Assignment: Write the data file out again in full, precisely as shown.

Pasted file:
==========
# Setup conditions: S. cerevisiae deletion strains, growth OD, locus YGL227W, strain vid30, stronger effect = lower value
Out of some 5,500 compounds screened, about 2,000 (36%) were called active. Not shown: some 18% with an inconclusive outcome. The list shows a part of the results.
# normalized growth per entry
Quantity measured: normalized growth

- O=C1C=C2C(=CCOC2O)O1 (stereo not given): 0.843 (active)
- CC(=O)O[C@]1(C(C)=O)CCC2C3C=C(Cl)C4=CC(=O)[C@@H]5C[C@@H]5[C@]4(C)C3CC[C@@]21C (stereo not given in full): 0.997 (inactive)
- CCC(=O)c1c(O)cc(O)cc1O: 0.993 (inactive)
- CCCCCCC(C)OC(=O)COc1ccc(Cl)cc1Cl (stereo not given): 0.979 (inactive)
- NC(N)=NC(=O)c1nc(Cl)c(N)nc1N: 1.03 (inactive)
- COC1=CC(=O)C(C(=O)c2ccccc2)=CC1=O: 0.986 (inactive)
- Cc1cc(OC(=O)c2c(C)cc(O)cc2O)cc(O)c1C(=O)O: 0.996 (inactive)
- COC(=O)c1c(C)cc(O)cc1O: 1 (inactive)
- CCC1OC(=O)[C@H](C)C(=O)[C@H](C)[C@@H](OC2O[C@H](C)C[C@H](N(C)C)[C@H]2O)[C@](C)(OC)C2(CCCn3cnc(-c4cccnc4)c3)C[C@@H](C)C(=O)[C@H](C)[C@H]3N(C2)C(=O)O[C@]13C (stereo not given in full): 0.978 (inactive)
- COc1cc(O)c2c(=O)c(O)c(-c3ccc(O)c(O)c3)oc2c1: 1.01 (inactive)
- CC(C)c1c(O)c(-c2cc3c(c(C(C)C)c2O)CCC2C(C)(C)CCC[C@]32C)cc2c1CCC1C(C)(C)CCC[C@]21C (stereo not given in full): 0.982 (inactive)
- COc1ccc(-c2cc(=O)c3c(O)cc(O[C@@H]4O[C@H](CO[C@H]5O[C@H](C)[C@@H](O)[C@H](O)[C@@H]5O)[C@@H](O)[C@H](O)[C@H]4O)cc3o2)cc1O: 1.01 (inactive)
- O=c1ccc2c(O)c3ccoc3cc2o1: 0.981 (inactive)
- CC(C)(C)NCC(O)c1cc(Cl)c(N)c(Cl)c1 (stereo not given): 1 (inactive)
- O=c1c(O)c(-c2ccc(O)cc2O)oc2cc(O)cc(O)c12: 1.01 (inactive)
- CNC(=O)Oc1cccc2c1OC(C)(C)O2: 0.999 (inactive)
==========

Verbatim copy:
# Setup conditions: S. cerevisiae deletion strains, growth OD, locus YGL227W, strain vid30, stronger effect = lower value
Out of some 5,500 compounds screened, about 2,000 (36%) were called active. Not shown: some 18% with an inconclusive outcome. The list shows a part of the results.
# normalized growth per entry
Quantity measured: normalized growth

- O=C1C=C2C(=CCOC2O)O1 (stereo not given): 0.843 (active)
- CC(=O)O[C@]1(C(C)=O)CCC2C3C=C(Cl)C4=CC(=O)[C@@H]5C[C@@H]5[C@]4(C)C3CC[C@@]21C (stereo not given in full): 0.997 (inactive)
- CCC(=O)c1c(O)cc(O)cc1O: 0.993 (inactive)
- CCCCCCC(C)OC(=O)COc1ccc(Cl)cc1Cl (stereo not given): 0.979 (inactive)
- NC(N)=NC(=O)c1nc(Cl)c(N)nc1N: 1.03 (inactive)
- COC1=CC(=O)C(C(=O)c2ccccc2)=CC1=O: 0.986 (inactive)
- Cc1cc(OC(=O)c2c(C)cc(O)cc2O)cc(O)c1C(=O)O: 0.996 (inactive)
- COC(=O)c1c(C)cc(O)cc1O: 1 (inactive)
- CCC1OC(=O)[C@H](C)C(=O)[C@H](C)[C@@H](OC2O[C@H](C)C[C@H](N(C)C)[C@H]2O)[C@](C)(OC)C2(CCCn3cnc(-c4cccnc4)c3)C[C@@H](C)C(=O)[C@H](C)[C@H]3N(C2)C(=O)O[C@]13C (stereo not given in full): 0.978 (inactive)
- COc1cc(O)c2c(=O)c(O)c(-c3ccc(O)c(O)c3)oc2c1: 1.01 (inactive)
- CC(C)c1c(O)c(-c2cc3c(c(C(C)C)c2O)CCC2C(C)(C)CCC[C@]32C)cc2c1CCC1C(C)(C)CCC[C@]21C (stereo not given in full): 0.982 (inactive)
- COc1ccc(-c2cc(=O)c3c(O)cc(O[C@@H]4O[C@H](CO[C@H]5O[C@H](C)[C@@H](O)[C@H](O)[C@@H]5O)[C@@H](O)[C@H](O)[C@H]4O)cc3o2)cc1O: 1.01 (inactive)
- O=c1ccc2c(O)c3ccoc3cc2o1: 0.981 (inactive)
- CC(C)(C)NCC(O)c1cc(Cl)c(N)c(Cl)c1 (stereo not given): 1 (inactive)
- O=c1c(O)c(-c2ccc(O)cc2O)oc2cc(O)cc(O)c12: 1.01 (inactive)
- CNC(=O)Oc1cccc2c1OC(C)(C)O2: 0.999 (inactive)